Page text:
South Australia’s whistleblowing legislation is ineffective – Flinders academic Professor Andrew Goldsmith says we know that because, after 20 years, it seems very few people have used it.
Professor Goldsmith is calling for State law-makers to provide better protection for whistleblowers and also to find ways to encourage public servants to denounce corruption or misconduct.
Professor Goldsmith, Director of the Centre for Crime Policy and Research at Flinders, will be speaking at a forum this evening that will discuss the State’s whistleblower legislation, which is currently under review by the SA Independent Commission Against Corruption (ICAC).
Also speaking will be researcher on Australian whistleblowing, Professor AJ Brown of Griffith University, and Ms Michelle Sutcliffe, Senior Legal Officer of the ICAC.
Professor Goldsmith said that whistleblowing – officially reporting conduct that is at odds with the aims of an organisation – is an important mechanism in the fight against public sector corruption across areas that include the police and the prison system.
“As it stands, whistleblowing is a fairly thankless task,” Professor Goldsmith said.
“Many people suffer reprisals that affect their professional and private lives – the question is how we can encourage people who have witnessed misconduct to come forward without fear of repercussions.
“We need to toughen up the scheme so that legal action or workplace measures can be taken against people who bring about reprisals, and we need to stress that the responsibility of management is key.”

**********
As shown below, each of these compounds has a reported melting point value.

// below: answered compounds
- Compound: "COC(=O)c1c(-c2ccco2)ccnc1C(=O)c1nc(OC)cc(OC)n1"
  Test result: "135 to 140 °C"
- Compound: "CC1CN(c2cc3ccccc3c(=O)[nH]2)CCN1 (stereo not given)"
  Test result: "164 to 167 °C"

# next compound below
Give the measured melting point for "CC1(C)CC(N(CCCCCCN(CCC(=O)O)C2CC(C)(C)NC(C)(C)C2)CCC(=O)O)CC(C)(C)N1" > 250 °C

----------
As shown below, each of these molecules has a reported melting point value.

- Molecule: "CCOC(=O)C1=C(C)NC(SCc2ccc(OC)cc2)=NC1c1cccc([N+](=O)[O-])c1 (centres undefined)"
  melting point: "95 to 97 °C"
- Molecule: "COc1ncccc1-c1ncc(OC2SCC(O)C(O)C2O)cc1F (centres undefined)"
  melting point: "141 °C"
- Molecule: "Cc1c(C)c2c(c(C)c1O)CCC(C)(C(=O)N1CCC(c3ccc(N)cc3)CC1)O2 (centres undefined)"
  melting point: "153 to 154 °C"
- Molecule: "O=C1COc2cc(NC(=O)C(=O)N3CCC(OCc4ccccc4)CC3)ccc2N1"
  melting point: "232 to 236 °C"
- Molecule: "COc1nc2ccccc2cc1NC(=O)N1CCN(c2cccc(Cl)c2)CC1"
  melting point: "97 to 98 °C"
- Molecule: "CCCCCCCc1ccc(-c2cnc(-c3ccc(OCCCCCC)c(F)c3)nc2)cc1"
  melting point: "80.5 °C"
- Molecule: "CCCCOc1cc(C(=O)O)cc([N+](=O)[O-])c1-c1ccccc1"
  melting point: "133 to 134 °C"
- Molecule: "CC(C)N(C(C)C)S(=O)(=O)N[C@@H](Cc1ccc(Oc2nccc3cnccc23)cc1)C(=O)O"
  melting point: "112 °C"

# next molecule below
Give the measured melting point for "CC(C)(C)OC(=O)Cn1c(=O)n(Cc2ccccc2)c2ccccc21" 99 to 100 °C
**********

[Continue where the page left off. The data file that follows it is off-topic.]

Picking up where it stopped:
Incentives could also play a role, he said.
“People who blow the whistle get very little recognition – we need to find a way to acknowledge the value of what they do within the workplace and also publicly, as well as ensuring that their careers are not prejudiced.”
Professor Goldsmith said organisations are ambivalent about having the whistle blown on activities inside their organisation.
“An external organisation, such as an ICAC, should have the ability to take over the protection of the whistleblowers where there is a high risk to the whistleblower within that organisation, or if it has a bad record of protecting whistleblowers,” he said.
The fact that after its two decades of existence, the South Australian legislation has hardly if ever been invoked carries a strong implication that it is inadequate, Professor Goldsmith said.
“We know that a lot of people see stuff that is wrong or should not be occurring but don’t report it,” he said.
“Getting the whistleblower legislation right is integral to public sector integrity.”